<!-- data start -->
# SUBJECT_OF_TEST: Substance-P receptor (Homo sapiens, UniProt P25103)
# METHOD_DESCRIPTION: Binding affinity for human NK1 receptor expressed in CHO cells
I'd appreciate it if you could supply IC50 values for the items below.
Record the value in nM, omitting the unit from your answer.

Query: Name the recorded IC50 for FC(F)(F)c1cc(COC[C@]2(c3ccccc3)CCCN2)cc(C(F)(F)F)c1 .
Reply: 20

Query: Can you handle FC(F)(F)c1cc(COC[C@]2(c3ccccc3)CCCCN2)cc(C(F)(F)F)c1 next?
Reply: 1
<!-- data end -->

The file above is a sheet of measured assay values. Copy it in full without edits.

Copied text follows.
# SUBJECT_OF_TEST: Substance-P receptor (Homo sapiens, UniProt P25103)
# METHOD_DESCRIPTION: Binding affinity for human NK1 receptor expressed in CHO cells
I'd appreciate it if you could supply IC50 values for the items below.
Record the value in nM, omitting the unit from your answer.

Query: Name the recorded IC50 for FC(F)(F)c1cc(COC[C@]2(c3ccccc3)CCCN2)cc(C(F)(F)F)c1 .
Reply: 20

Query: Can you handle FC(F)(F)c1cc(COC[C@]2(c3ccccc3)CCCCN2)cc(C(F)(F)F)c1 next?
Reply: 1